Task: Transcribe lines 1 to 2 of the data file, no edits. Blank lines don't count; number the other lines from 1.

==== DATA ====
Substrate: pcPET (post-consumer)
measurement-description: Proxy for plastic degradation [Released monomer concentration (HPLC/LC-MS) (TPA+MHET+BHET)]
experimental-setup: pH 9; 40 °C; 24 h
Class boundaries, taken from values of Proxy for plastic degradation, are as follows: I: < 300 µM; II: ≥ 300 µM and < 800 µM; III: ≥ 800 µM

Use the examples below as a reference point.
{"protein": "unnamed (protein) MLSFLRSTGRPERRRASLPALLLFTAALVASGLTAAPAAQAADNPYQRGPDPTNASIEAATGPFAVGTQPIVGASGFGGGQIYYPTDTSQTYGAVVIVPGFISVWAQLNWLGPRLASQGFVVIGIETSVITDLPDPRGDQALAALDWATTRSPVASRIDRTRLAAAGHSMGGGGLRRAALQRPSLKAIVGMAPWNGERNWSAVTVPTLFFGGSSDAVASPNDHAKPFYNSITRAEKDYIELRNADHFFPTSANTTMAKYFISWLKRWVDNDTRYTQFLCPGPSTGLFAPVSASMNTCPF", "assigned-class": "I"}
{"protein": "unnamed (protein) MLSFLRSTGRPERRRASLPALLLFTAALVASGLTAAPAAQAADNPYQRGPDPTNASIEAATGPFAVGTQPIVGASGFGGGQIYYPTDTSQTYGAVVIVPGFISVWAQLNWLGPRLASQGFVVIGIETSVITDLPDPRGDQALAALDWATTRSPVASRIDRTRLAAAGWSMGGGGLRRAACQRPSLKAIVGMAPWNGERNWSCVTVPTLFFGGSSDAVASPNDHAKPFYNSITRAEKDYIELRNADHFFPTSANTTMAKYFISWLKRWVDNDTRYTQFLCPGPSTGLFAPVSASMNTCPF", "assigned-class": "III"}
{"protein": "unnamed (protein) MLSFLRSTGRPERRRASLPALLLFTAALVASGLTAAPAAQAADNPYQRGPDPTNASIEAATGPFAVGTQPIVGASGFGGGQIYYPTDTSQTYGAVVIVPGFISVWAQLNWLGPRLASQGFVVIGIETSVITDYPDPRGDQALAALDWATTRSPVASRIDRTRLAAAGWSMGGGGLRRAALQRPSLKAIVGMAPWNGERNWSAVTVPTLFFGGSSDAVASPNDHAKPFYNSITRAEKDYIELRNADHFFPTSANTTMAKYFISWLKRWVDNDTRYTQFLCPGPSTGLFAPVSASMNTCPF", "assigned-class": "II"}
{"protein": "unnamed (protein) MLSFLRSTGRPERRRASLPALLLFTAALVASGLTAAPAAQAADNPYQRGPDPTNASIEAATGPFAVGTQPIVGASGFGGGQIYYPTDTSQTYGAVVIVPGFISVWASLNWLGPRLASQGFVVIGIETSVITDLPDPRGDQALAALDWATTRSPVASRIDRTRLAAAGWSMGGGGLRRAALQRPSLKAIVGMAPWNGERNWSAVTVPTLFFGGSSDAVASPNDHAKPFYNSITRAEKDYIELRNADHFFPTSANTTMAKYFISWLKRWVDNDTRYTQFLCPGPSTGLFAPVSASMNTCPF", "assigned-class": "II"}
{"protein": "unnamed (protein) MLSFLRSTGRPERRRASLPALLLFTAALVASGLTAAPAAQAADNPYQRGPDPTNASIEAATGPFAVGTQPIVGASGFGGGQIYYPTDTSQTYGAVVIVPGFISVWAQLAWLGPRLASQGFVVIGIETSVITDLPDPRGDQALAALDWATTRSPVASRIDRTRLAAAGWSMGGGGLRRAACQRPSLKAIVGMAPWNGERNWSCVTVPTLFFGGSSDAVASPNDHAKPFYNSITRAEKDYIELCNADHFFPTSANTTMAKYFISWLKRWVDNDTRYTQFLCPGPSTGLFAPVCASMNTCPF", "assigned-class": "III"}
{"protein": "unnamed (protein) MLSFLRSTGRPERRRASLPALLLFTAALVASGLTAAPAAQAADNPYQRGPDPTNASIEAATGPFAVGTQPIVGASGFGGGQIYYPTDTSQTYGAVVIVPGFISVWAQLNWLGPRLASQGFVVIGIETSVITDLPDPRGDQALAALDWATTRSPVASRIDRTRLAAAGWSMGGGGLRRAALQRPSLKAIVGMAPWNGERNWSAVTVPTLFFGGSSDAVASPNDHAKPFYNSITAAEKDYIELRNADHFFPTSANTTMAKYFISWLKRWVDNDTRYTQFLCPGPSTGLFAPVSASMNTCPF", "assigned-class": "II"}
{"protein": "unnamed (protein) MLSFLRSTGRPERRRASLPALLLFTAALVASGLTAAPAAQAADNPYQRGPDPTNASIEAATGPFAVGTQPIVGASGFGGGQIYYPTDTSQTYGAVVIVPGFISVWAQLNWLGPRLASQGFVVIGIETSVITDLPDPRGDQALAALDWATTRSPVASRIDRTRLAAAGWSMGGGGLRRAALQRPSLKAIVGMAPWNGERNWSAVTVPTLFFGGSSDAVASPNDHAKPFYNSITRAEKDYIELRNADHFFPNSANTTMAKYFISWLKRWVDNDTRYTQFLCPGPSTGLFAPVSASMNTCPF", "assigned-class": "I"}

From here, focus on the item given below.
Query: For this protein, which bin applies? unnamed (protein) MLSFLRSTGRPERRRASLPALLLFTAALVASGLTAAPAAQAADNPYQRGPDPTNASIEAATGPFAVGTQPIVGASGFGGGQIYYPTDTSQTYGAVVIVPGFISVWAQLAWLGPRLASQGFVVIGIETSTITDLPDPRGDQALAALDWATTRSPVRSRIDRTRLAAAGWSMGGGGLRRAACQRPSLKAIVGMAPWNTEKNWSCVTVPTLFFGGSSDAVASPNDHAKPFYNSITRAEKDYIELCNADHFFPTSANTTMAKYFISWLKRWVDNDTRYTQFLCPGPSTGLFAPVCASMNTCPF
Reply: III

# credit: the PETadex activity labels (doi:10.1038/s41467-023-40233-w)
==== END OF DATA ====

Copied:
Substrate: pcPET (post-consumer)
measurement-description: Proxy for plastic degradation [Released monomer concentration (HPLC/LC-MS) (TPA+MHET+BHET)]